Young people should be on teams which create a lifetime of memories
My inclination to write this stemmed largely from years of working together with others in the pursuit of common interests, goals, and things bigger than what I individually cared about.
Working with people who shared similar objectives gave me many opportunities to experience the satisfaction of accomplishing things I would have otherwise found impossible. Where their families came from and what they looked like mattered not at all. We put aside any differences we may have had in the interests of achieving together what we otherwise could not.
What I have been hearing and observing lately suggests younger people are keeping increasingly to themselves. If that is the case, they are depriving themselves of opportunities to revel in the pleasures of teamwork and celebrating the contributions of every member of a like-minded group to that group’s success. Teaming up also presents us with unique challenges and chances to enjoy what others bring to the “table.” And there is still is much truth to the adage, “The more the merrier.”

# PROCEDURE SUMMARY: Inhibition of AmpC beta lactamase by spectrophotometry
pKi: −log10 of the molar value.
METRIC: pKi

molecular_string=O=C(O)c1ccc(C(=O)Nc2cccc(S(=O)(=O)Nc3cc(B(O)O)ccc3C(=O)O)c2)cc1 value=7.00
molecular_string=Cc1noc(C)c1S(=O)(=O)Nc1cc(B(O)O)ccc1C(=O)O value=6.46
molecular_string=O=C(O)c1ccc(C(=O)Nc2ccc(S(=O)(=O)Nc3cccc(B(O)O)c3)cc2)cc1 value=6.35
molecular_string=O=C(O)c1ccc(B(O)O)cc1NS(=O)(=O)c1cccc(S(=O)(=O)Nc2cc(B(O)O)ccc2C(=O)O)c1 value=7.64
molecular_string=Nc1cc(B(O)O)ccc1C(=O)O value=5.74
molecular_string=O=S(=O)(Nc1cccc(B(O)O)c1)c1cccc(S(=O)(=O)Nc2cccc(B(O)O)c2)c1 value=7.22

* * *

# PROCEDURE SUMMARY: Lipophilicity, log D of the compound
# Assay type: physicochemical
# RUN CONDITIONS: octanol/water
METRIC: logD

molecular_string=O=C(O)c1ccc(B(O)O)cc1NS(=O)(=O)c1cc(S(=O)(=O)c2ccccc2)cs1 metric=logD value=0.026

We often cannot get much of anything done working alone.
So, should we not be encouraging people to band together in the interests of getting more accomplished? The idea that a school cannot field a soccer team for lack of participants is truly sad in my estimation. Someone recently told me that a local baseball team only had 12 players. Those of us who know what there is to gain from working together can contribute by promoting involvement in group activities.
There really is much that we can add to our lives by working with people who share our values and interests. The benefits of setting aside individual aspirations in hopes of securing a common objective are significant and produce a lifetime of memories.
Furthermore, when we gain happiness by setting others up for success, we all win.
Gary F. Kent